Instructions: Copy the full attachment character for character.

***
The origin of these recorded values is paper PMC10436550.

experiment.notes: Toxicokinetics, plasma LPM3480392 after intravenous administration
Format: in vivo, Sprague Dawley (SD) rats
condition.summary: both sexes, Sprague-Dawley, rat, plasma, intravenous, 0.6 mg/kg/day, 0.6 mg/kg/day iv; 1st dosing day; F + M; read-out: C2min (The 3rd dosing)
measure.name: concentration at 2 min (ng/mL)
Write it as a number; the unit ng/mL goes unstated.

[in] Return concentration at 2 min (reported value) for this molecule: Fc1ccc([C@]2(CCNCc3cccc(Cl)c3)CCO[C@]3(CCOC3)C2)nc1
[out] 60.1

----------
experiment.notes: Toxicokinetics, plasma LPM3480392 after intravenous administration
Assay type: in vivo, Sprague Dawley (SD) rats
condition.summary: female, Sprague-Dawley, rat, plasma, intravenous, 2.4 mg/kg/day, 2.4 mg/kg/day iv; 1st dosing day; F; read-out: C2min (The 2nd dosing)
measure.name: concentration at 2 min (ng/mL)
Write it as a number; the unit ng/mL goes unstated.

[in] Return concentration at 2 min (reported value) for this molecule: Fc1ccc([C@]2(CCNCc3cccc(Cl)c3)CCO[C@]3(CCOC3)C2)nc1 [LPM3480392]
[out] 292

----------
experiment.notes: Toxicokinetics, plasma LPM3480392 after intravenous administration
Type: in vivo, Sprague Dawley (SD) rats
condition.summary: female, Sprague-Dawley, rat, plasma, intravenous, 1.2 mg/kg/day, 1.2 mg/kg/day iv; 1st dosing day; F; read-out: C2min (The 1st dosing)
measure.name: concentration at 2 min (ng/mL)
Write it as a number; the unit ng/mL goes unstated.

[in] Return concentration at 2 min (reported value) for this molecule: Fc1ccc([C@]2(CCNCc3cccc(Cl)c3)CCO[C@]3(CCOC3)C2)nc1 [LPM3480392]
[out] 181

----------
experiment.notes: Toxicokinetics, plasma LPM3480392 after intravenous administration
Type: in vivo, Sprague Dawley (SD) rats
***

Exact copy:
The origin of these recorded values is paper PMC10436550.

experiment.notes: Toxicokinetics, plasma LPM3480392 after intravenous administration
Format: in vivo, Sprague Dawley (SD) rats
condition.summary: both sexes, Sprague-Dawley, rat, plasma, intravenous, 0.6 mg/kg/day, 0.6 mg/kg/day iv; 1st dosing day; F + M; read-out: C2min (The 3rd dosing)
measure.name: concentration at 2 min (ng/mL)
Write it as a number; the unit ng/mL goes unstated.

[in] Return concentration at 2 min (reported value) for this molecule: Fc1ccc([C@]2(CCNCc3cccc(Cl)c3)CCO[C@]3(CCOC3)C2)nc1
[out] 60.1

----------
experiment.notes: Toxicokinetics, plasma LPM3480392 after intravenous administration
Assay type: in vivo, Sprague Dawley (SD) rats
condition.summary: female, Sprague-Dawley, rat, plasma, intravenous, 2.4 mg/kg/day, 2.4 mg/kg/day iv; 1st dosing day; F; read-out: C2min (The 2nd dosing)
measure.name: concentration at 2 min (ng/mL)
Write it as a number; the unit ng/mL goes unstated.

[in] Return concentration at 2 min (reported value) for this molecule: Fc1ccc([C@]2(CCNCc3cccc(Cl)c3)CCO[C@]3(CCOC3)C2)nc1 [LPM3480392]
[out] 292

----------
experiment.notes: Toxicokinetics, plasma LPM3480392 after intravenous administration
Type: in vivo, Sprague Dawley (SD) rats
condition.summary: female, Sprague-Dawley, rat, plasma, intravenous, 1.2 mg/kg/day, 1.2 mg/kg/day iv; 1st dosing day; F; read-out: C2min (The 1st dosing)
measure.name: concentration at 2 min (ng/mL)
Write it as a number; the unit ng/mL goes unstated.

[in] Return concentration at 2 min (reported value) for this molecule: Fc1ccc([C@]2(CCNCc3cccc(Cl)c3)CCO[C@]3(CCOC3)C2)nc1 [LPM3480392]
[out] 181

----------
experiment.notes: Toxicokinetics, plasma LPM3480392 after intravenous administration
Type: in vivo, Sprague Dawley (SD) rats